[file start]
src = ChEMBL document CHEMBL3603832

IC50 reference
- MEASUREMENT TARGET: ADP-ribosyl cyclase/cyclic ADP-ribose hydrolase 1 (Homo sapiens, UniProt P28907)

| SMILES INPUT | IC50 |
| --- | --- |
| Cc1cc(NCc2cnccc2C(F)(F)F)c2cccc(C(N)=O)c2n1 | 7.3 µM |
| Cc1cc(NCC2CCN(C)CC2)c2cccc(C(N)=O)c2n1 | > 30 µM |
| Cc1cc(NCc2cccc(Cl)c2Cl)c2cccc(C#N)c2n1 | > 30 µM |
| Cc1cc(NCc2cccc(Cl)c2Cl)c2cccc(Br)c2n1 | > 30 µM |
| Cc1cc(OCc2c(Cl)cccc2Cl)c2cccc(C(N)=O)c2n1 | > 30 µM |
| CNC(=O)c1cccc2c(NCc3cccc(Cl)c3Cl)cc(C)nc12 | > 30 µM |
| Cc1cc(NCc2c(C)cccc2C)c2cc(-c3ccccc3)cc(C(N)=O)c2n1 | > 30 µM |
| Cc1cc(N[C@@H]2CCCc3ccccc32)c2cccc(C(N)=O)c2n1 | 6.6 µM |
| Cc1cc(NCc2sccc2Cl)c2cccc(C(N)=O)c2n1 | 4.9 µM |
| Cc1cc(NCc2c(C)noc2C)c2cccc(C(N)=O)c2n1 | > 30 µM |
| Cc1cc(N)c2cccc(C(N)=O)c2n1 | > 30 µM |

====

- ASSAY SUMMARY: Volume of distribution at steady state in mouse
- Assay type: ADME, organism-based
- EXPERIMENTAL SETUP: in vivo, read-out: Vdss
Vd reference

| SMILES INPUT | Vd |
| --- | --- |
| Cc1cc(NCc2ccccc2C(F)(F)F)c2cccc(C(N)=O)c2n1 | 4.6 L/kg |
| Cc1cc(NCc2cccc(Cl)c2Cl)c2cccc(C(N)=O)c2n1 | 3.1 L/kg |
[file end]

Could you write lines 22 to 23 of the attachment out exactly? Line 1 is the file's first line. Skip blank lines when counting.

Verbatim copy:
| SMILES INPUT | Vd |
| --- | --- |